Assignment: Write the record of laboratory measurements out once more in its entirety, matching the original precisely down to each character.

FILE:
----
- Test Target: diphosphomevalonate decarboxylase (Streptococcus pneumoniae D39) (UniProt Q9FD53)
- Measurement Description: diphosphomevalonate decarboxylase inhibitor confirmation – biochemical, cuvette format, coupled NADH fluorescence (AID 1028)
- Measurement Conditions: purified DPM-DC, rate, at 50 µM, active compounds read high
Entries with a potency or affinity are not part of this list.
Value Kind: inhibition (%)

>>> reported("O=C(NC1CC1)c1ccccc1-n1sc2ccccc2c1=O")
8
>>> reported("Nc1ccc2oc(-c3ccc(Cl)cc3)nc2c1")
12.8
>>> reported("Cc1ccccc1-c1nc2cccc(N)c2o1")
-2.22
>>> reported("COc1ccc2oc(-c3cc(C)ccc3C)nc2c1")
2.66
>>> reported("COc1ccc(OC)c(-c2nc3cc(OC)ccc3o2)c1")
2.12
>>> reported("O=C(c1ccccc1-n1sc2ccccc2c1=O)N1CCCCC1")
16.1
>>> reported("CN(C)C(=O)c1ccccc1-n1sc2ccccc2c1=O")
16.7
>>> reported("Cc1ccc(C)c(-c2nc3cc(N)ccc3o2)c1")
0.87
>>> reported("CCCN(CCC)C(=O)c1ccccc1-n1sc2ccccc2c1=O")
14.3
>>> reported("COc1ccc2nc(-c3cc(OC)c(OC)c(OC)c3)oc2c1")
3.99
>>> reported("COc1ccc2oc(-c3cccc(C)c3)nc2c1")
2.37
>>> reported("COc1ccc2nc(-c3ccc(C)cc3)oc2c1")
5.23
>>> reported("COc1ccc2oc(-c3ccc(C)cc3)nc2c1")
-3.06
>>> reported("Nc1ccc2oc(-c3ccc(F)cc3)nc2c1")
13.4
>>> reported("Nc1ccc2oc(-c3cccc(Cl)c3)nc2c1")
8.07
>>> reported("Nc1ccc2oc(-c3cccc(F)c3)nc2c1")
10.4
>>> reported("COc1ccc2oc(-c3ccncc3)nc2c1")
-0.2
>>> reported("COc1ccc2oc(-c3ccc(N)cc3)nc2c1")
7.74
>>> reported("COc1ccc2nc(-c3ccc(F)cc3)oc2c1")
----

- Test Target: diphosphomevalonate decarboxylase (Streptococcus pneumoniae D39) (UniProt Q9FD53)
- Measurement Description: diphosphomevalonate decarboxylase inhibitor confirmation – biochemical, cuvette format, coupled NADH fluorescence (AID 1028)
- Measurement Conditions: purified DPM-DC, rate, at 50 µM, active compounds read high
Entries with a potency or affinity are not part of this list.
Value Kind: inhibition (%)

>>> reported("O=C(NC1CC1)c1ccccc1-n1sc2ccccc2c1=O")
8
>>> reported("Nc1ccc2oc(-c3ccc(Cl)cc3)nc2c1")
12.8
>>> reported("Cc1ccccc1-c1nc2cccc(N)c2o1")
-2.22
>>> reported("COc1ccc2oc(-c3cc(C)ccc3C)nc2c1")
2.66
>>> reported("COc1ccc(OC)c(-c2nc3cc(OC)ccc3o2)c1")
2.12
>>> reported("O=C(c1ccccc1-n1sc2ccccc2c1=O)N1CCCCC1")
16.1
>>> reported("CN(C)C(=O)c1ccccc1-n1sc2ccccc2c1=O")
16.7
>>> reported("Cc1ccc(C)c(-c2nc3cc(N)ccc3o2)c1")
0.87
>>> reported("CCCN(CCC)C(=O)c1ccccc1-n1sc2ccccc2c1=O")
14.3
>>> reported("COc1ccc2nc(-c3cc(OC)c(OC)c(OC)c3)oc2c1")
3.99
>>> reported("COc1ccc2oc(-c3cccc(C)c3)nc2c1")
2.37
>>> reported("COc1ccc2nc(-c3ccc(C)cc3)oc2c1")
5.23
>>> reported("COc1ccc2oc(-c3ccc(C)cc3)nc2c1")
-3.06
>>> reported("Nc1ccc2oc(-c3ccc(F)cc3)nc2c1")
13.4
>>> reported("Nc1ccc2oc(-c3cccc(Cl)c3)nc2c1")
8.07
>>> reported("Nc1ccc2oc(-c3cccc(F)c3)nc2c1")
10.4
>>> reported("COc1ccc2oc(-c3ccncc3)nc2c1")
-0.2
>>> reported("COc1ccc2oc(-c3ccc(N)cc3)nc2c1")
7.74
>>> reported("COc1ccc2nc(-c3ccc(F)cc3)oc2c1")